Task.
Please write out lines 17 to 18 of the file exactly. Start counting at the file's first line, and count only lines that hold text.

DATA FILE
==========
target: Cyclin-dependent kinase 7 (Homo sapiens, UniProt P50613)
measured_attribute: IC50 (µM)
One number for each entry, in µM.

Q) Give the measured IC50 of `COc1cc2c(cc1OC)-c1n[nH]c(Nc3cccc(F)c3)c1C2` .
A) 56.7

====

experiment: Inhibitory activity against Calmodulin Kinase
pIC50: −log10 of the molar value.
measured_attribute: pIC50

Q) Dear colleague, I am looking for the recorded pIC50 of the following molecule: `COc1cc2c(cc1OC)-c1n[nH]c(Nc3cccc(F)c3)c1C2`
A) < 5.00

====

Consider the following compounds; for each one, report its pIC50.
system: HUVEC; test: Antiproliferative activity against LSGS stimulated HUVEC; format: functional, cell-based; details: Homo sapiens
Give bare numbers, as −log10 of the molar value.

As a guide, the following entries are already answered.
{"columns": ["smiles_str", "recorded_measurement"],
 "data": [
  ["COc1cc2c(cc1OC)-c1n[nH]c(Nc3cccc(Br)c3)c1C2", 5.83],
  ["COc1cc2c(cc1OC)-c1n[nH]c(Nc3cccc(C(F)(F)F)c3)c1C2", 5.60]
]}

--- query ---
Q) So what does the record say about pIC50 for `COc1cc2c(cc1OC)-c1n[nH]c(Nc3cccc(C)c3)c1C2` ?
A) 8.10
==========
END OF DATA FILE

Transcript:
{"columns": ["smiles_str", "recorded_measurement"],
 "data": [